Stuart Broad plays straight bat after being caught up in controversy
By Matt Somerford
England are ready to move on from the furore over their Ashes celebrations, after issuing a team apology following allegations they urinated on The Oval pitch.
While their statement did not specifically refer to any of the players' late-night toilet habits, after a 3-0 Test series win had been confirmed last Sunday, apologies were made for a "simple error of judgement".
Stuart Broad, one of the players who was alleged to have been involved, met the media on Wednesday for the first time since the incident, ostensibly to preview Thursday's opening NatWest Twenty20 international against Australia in Southampton.
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The 27-year-old was, however, primarily tasked with fielding questions over his own controversial Ashes campaign which is set to cast him as the pantomime villain 'down under' this winter.
While he was content to talk about the prospect of being followed by "rock star" security in the return series, the antics of his team-mates late last Sunday were quickly brushed over.
Asked who had decided to release Wednesday's statement, he said: "The whole England side, all the guys thought that a statement would put an end to it, and I think it has."
When Broad was quizzed further, an England spokeswoman said: "We've issued the apology and we've got nothing more to say on that.''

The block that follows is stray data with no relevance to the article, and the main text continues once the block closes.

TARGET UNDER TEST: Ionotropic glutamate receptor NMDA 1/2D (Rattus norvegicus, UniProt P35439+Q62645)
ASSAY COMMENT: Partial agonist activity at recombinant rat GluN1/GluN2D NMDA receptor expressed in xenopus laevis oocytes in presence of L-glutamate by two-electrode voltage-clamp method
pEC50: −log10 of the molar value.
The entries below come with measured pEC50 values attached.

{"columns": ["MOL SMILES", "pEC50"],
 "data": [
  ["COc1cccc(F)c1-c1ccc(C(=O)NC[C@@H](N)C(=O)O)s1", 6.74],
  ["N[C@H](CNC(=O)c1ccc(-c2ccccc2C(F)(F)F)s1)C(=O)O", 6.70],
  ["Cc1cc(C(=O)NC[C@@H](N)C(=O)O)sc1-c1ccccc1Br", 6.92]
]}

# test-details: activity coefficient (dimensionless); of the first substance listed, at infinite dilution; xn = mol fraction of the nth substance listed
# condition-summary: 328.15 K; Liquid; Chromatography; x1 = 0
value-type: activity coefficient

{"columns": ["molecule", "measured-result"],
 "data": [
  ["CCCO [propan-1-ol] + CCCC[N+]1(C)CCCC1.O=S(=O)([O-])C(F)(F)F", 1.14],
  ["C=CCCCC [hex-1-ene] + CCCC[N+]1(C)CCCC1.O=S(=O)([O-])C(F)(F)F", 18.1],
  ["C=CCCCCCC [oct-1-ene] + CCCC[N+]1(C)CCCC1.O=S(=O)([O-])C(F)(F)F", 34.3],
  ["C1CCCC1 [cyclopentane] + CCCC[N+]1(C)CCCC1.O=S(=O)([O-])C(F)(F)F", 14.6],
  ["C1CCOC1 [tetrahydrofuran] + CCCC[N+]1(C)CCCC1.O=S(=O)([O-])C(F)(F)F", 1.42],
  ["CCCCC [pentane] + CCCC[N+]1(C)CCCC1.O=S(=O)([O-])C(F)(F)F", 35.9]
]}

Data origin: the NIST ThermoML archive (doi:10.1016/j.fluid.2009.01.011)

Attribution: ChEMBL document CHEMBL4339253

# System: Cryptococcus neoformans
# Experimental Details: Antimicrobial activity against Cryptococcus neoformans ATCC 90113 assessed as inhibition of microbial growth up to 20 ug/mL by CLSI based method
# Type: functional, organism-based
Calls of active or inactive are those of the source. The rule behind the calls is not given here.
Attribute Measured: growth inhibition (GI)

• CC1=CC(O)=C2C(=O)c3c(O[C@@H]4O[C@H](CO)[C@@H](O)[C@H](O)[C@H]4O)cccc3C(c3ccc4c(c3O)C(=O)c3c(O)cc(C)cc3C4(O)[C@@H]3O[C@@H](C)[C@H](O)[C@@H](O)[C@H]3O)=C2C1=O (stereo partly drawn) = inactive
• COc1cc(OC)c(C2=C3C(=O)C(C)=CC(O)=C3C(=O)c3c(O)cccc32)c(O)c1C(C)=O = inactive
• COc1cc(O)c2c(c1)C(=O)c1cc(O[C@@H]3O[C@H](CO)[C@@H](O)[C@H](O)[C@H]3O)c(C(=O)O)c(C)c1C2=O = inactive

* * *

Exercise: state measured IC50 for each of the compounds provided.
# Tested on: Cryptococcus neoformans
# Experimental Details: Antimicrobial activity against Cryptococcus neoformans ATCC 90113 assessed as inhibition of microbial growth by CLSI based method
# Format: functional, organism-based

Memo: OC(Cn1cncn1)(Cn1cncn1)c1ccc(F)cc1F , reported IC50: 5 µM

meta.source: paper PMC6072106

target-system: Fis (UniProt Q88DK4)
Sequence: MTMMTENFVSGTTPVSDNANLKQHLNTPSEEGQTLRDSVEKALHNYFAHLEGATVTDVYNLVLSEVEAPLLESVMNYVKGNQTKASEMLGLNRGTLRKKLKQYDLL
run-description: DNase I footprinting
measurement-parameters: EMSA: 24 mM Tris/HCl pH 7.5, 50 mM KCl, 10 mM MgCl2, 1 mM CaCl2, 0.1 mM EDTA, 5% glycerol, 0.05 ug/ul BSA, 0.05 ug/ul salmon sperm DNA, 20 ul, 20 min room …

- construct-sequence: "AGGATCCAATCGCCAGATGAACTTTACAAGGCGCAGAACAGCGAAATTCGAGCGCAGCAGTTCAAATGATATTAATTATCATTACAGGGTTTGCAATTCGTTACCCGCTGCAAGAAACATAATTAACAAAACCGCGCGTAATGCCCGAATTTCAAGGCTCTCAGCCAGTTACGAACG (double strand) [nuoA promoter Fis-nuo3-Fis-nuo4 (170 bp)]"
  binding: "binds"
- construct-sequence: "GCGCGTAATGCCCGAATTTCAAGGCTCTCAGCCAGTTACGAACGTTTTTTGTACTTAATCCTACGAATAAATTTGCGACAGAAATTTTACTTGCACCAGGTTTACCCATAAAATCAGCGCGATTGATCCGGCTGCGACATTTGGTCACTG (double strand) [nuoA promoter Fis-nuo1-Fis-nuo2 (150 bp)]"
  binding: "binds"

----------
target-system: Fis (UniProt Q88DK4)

The claims against the England players arose following eyewitness accounts from Australian journalists, who were still in the ground while England celebrated in the middle of The Oval.
The England and Wales Cricket Board released a statement which read: "The England cricket team would like to state that during our celebrations after winning the Ashes at no time was there any intention to disrespect Surrey CCC, The Oval or anyone else involved in the game we love.
"As a team, we pride ourselves on respecting all things cricket including the opposition and the grounds we play at. We got carried away amongst the euphoria of winning such a prestigious series and accept that some of our behaviour was inappropriate.
"If that has caused any offence to anyone we apologise for that and want to reassure people that it was a simple error of judgement more than anything else."
While the ECB may have felt a sense of tedium about the furore over The Oval celebrations, Broad is likely to face vastly more contestant pressure 'down under' during this winter's return Ashes tour.
Australia coach Darren Lehmann stoked up Antipodean antipathy last week when he told a Melbourne radio station that he hoped his side's fans would "send Broad home crying", after labelling him a cheat for not walking after he was caught at slip during the first Test at Trent Bridge.
Lehmann apologised to Broad for the comments after the Oval Test, but there are suggestions security around the right-armer will now be beefed up this winter.
Broad does not intend to let that affect his time in Australia. "I'll feel like a rock star with some big heavies behind me. I'm not concerned at all," he said.
"I've toured Australia a couple of times. I've always loved Australia it's a fantastic place to go with great restaurants and good bars. I see that as being no different."
For now, at least, Broad is hoping to keep the pressure on Australia in today's Twenty20 international.
Australia have not won an international fixture since February 10 this year – after winless tours of India and so far in England – and Broad hopes to maintain that run.
"Any time you step on the field in an England shirt you are looking to beat the opposition," he said.
"We know Australia are a dangerous team and we know they will be hungry to beat England. They've not beaten England in England since June 2010 in any format.
"It's up to us to continue that form and that responsibility falls on these players. It's an exciting responsibility."
Story and picture © Press Association